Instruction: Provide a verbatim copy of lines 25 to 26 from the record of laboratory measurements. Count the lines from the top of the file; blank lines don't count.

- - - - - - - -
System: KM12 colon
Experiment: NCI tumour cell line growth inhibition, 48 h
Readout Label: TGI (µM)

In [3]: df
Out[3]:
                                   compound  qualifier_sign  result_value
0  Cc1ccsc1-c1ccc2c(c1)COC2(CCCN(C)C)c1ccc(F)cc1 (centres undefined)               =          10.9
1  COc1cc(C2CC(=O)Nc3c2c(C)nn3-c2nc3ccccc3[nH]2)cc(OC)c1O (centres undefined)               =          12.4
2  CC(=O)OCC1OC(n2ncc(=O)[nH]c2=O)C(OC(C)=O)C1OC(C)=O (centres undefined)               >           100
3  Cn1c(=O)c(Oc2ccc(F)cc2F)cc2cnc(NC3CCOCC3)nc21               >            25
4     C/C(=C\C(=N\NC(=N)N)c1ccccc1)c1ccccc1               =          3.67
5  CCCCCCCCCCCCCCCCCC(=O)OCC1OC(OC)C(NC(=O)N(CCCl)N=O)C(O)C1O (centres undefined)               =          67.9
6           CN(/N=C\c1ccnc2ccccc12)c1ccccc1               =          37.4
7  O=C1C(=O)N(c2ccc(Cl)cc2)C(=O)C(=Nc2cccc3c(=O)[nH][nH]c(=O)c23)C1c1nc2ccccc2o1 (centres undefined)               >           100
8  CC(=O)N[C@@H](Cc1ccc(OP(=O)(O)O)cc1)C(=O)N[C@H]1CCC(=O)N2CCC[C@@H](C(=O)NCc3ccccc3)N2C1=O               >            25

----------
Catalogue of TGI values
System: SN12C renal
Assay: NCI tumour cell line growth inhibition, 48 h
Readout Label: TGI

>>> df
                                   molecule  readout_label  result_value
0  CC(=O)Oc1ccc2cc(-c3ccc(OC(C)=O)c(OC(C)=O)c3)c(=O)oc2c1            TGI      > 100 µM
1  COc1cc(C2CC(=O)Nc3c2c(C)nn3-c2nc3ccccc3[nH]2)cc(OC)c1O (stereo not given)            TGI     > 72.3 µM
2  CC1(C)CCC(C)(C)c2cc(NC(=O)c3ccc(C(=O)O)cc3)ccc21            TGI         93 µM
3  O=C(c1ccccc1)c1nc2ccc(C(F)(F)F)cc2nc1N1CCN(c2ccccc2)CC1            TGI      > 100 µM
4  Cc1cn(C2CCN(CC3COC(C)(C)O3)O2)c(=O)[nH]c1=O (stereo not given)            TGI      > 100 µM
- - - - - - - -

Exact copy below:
2  CC1(C)CCC(C)(C)c2cc(NC(=O)c3ccc(C(=O)O)cc3)ccc21            TGI         93 µM
3  O=C(c1ccccc1)c1nc2ccc(C(F)(F)F)cc2nc1N1CCN(c2ccccc2)CC1            TGI      > 100 µM